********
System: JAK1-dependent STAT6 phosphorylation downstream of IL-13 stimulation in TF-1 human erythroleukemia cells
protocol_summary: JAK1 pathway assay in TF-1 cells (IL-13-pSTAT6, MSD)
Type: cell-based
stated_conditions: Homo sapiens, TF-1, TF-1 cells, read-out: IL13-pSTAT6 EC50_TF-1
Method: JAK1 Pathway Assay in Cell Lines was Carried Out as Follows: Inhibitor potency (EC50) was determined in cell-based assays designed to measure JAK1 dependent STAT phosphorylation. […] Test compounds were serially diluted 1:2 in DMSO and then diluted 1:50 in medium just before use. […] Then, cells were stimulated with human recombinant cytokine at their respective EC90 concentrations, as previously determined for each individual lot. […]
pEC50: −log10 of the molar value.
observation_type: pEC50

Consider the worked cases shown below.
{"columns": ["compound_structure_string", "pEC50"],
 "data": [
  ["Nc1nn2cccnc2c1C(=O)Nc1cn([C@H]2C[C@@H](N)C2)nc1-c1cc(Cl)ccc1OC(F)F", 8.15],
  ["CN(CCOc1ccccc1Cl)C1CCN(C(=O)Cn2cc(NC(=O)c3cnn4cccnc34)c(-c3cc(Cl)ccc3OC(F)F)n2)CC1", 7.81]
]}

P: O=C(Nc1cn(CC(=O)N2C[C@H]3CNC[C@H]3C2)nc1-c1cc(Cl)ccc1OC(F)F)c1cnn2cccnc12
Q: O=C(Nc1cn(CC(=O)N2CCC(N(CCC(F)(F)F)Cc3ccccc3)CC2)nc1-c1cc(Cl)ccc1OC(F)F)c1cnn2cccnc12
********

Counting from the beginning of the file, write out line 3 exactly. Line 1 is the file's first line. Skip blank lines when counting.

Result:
Type: cell-based